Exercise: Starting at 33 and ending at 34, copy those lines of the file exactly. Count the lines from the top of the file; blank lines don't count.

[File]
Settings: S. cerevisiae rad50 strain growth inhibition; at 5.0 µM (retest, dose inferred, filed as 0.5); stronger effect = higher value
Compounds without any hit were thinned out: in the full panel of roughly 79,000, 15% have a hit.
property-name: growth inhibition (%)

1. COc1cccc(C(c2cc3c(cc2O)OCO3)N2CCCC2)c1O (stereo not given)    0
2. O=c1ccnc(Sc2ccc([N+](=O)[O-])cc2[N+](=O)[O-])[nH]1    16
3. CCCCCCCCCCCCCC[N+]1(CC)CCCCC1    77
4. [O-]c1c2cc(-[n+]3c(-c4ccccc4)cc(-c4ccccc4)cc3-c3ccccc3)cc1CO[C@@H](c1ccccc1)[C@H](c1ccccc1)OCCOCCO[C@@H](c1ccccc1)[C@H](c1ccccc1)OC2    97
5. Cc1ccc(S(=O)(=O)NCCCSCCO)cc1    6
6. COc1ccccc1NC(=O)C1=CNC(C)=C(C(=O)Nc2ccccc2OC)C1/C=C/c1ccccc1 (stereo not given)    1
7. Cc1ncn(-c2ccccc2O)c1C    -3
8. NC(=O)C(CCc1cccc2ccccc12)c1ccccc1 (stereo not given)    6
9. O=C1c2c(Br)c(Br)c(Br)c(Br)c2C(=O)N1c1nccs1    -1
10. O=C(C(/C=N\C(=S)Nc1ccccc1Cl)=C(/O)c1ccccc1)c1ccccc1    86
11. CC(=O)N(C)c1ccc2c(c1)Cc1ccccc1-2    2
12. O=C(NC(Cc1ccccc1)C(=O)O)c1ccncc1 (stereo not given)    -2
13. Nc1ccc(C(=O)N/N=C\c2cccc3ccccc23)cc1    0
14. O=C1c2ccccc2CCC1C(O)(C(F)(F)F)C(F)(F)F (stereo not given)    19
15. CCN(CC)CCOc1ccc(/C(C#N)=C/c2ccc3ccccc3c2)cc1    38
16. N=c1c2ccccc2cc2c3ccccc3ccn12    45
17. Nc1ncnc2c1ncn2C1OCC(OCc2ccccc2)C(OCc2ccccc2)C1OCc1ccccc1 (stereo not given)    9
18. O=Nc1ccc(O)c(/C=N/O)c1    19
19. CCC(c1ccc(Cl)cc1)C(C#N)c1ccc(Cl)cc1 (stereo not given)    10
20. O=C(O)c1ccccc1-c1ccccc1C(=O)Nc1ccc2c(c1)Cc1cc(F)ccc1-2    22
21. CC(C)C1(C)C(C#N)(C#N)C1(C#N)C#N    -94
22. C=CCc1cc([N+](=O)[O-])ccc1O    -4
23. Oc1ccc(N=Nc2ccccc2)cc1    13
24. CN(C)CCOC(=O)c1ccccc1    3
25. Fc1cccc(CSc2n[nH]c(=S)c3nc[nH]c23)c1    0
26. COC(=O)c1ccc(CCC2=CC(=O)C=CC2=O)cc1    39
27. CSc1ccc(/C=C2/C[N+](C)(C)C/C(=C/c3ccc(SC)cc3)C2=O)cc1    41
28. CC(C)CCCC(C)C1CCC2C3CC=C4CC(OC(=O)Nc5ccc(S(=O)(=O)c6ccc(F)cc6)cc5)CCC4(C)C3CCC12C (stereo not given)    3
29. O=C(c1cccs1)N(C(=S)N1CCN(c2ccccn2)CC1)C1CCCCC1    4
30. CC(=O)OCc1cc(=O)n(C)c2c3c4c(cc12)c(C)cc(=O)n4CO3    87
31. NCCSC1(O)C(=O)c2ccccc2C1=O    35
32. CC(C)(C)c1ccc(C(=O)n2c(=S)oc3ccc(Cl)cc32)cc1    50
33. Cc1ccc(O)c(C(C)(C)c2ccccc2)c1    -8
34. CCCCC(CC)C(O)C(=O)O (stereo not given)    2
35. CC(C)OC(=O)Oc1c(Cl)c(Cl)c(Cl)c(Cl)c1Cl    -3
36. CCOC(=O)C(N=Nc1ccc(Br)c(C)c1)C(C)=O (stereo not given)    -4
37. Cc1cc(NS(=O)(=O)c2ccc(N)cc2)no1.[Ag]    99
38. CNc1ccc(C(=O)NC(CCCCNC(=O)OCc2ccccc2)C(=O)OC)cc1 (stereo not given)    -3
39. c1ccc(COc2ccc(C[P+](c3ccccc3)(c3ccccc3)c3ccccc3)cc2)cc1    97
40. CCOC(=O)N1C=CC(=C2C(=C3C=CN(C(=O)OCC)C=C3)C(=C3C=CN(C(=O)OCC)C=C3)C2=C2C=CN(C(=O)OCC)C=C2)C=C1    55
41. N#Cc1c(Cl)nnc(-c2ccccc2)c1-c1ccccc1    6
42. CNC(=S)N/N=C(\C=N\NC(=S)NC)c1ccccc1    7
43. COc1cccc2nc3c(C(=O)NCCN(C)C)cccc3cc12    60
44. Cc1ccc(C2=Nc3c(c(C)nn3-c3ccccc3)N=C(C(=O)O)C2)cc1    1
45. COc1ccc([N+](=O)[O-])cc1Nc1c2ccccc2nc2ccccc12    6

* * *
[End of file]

30. CC(=O)OCc1cc(=O)n(C)c2c3c4c(cc12)c(C)cc(=O)n4CO3    87
31. NCCSC1(O)C(=O)c2ccccc2C1=O    35